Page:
Categorized | finance, news

Treasury Select Committee voices concern with new tax plan

A new tax plan to force anyone involved in a tax avoidance scheme to pay disputed tax up front has been met with concern by the Treasury Select Committee.

The new proposals, which would grant Her Majesty’s Revenue and Customs the ability to go looking for unpaid tax from as many as 65,000 individuals – many of whom may be contractors or freelance workers – are in the view of the committee not justified. In addition, there the plan runs against many previous recommendations the Treasury Select Committee has already made, indicating that if the left hand does know what the right hand is doing, it just doesn’t seem to care in the slightest.

In essence, the new move will require anyone who’s suspected of being involved in tax avoidance of any kind to pay up front before the final decision is made as to whether or not they’re actually guilty. This innocent before proven guilty approach sticks in the craw of many people – not just the members of the Treasury Select Committee – and I have to join the ranks of those that are absolutely horrified at the prospect of people who have been otherwise going about their business ethically getting slapped with a compulsory tax bill that they need to pay before they can even clear their name!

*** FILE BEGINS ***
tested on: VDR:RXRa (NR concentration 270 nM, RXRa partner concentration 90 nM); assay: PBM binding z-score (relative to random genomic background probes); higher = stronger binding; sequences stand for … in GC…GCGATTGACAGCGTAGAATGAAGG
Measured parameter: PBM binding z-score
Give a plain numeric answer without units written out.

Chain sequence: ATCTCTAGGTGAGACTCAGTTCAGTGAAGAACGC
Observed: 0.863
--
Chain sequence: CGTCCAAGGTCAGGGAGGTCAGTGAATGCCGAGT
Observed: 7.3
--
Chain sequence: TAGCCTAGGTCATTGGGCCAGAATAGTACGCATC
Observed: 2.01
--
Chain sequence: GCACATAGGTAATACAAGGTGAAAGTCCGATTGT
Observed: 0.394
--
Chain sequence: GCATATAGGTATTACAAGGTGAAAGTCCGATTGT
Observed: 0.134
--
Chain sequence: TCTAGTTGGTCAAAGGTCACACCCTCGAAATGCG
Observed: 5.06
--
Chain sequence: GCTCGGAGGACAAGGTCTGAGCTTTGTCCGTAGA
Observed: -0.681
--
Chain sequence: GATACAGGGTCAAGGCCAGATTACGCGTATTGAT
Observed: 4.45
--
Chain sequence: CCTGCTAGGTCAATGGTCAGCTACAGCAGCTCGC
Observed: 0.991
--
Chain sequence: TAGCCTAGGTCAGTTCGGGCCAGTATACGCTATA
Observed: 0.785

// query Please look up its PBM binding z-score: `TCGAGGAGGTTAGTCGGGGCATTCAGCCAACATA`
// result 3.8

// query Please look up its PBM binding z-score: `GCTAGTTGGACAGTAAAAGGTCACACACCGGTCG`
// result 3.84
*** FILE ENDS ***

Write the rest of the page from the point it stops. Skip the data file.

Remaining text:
Of course the taxman can’t just appropriate the cash immediately and without question. Anyone that would be targeted by this new tax plan would have the right of an appeal – a right they have to exercise within 30 days of the seizure of funds – and hopefully reclaim their money.

Still, the whole thing seems dodgy to me. I mean how can HMRC not end up misusing this over-reaching power by hoovering up as much money as they can from anyone they even tangentially suspect of being involved in a tax avoidance scheme? What about contractors incorrectly found to be falling within the disguised employment of IR35? Are they going to be subject to this as well? Because if they are there’s going to be a serious rash of contract workers and freelancers that will be filing appeals against the tax authority, especially when IR35 guidance is so murky as to falsely categorise many workers as high risk even though they’re quite safe in actuality. It’s going to be a huge bloody mess, whatever happens.

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